Overcoming Writer’s Block

Ernest Hemingway’s famously stated “There is nothing to writing. All you do is sit down at a typewriter and bleed.” And still, these words may not sink so easily into the mind of a struggling writer. Bleeding, after all, is a very open and real way of uncovering and addressing personal experiences, be they nostalgic, joy-bringing, or traumatic, and is not a process that always comes naturally—even for the most gifted and experienced of writers. No author has stood on a mountain of accomplishment without a couple pitfalls to remember. Writer’s block is an all-affecting, recurring obstacle that every serious author learns to overcome. Fortunately for the writer and his dormant ideas, writer’s block can be dissolved.

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One thing every writer needs is new experiences. Whether it is a vacation away from work on a one-week plunge into the depths of debauchery, or a historic visit to the Mandarin Oriental where Lord Jim’s Joseph Conrad found inspiration in the novelty away from home, the world has an infinite number of pools to be tapped for reflection and revelation.

While new experiences open the door to never-before-seen marvels, it is imperative for an author to realize inspiration ultimately comes from within, and the most new experiences can do is awaken something in the heart of the writer, something that was waiting for the right catalyst. Motivation to write is more intrinsic than it is extrinsic. Just as a spirit fails to deliver true happiness, imbibing in experience does not create new ideas. Writing does not rely on the saving grace of new information as much as it relies on the recasting, revisiting, and reflection on the author’s part on that which was already seen. A man with a closed mind can visit any number of shrines and not experience any change in perspective. That man must open his mind, altering his outlook on all which he thought he knew before.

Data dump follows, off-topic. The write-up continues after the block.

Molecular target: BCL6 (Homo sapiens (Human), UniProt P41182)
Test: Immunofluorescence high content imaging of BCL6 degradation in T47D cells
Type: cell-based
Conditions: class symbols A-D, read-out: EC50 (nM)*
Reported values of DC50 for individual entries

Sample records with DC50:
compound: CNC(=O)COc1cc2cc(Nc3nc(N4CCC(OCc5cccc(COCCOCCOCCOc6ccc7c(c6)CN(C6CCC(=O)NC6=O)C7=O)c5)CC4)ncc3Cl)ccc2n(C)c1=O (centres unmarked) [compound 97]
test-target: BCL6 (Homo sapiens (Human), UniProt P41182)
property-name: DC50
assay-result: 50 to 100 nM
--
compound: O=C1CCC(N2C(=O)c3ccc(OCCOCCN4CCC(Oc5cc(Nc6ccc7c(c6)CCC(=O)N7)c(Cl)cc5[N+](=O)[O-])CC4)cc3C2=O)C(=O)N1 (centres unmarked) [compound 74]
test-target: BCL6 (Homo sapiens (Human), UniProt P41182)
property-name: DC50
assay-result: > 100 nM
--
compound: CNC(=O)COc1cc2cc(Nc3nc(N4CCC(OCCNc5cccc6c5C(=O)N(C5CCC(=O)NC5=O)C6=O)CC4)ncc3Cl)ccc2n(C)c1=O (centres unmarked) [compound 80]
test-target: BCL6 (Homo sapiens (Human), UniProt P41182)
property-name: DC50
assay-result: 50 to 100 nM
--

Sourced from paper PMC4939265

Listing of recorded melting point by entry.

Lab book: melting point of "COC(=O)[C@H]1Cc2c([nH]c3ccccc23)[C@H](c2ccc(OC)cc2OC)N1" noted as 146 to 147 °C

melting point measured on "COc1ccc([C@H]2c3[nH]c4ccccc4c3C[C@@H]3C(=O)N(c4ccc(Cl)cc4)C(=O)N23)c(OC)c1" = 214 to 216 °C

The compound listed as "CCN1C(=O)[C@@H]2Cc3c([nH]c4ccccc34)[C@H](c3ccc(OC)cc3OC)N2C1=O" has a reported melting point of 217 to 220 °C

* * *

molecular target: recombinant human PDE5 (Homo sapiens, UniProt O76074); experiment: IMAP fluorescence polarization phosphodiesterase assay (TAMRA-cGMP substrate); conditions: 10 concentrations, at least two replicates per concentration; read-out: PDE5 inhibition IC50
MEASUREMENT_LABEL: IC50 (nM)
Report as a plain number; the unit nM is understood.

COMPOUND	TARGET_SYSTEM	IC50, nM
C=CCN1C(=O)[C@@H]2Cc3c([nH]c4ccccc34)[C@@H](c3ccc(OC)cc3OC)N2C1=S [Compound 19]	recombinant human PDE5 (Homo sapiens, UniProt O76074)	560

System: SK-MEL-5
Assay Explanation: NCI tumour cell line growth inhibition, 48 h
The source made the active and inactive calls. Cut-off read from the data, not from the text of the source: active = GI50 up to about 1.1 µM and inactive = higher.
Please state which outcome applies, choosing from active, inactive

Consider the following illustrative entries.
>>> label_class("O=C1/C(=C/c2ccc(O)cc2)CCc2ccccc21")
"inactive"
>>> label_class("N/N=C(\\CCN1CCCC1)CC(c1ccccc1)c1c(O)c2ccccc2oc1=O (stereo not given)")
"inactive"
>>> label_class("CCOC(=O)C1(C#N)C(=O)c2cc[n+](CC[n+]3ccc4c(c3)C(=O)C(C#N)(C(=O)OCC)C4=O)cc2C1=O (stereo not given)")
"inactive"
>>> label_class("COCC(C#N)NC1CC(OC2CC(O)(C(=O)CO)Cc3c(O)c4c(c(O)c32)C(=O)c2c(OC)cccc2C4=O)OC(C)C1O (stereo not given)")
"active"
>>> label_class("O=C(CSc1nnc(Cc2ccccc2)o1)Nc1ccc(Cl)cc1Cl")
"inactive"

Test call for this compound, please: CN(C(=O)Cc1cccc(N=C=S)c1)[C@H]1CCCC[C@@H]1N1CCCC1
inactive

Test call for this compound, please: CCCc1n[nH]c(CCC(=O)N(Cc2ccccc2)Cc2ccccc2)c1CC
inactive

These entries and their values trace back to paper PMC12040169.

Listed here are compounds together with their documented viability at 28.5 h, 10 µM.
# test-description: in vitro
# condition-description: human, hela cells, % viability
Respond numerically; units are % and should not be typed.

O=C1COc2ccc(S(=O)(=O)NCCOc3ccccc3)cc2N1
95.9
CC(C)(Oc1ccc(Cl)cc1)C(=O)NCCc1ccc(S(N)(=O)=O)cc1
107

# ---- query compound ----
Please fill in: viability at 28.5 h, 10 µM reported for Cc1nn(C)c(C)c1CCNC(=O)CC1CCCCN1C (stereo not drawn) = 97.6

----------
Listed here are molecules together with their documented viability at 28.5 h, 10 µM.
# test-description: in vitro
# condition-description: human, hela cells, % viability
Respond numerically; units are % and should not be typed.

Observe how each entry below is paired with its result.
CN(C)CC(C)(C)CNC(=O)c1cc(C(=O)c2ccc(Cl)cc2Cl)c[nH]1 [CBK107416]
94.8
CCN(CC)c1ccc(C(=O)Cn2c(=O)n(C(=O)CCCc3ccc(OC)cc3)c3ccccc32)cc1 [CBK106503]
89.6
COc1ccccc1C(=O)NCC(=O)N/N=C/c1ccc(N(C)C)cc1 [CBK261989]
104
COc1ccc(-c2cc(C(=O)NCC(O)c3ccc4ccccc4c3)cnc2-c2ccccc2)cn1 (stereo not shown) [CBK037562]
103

Some writers take time to read and write letters of correspondence with others in order to spark a flame. Others form routines of creative writing to assure some ink gets spilled every day. Whatever his personal preference, a good writer understands the importance of discipline and regularity. While discovery, by its nature, is not a routine experience, an untrained eye will miss many opportunities for exploration. Many do-it-yourself books on the market can help authors of all levels maintain a standardized writing schedule. Plus, writing one piece on any topic will get the ball rolling and allow for a clearer flow of ideas.

As an author scales the landscapes of creativity and explores the uncharted territories of ideation, he keeps his visions close to his heart, and opens himself to the unknown.


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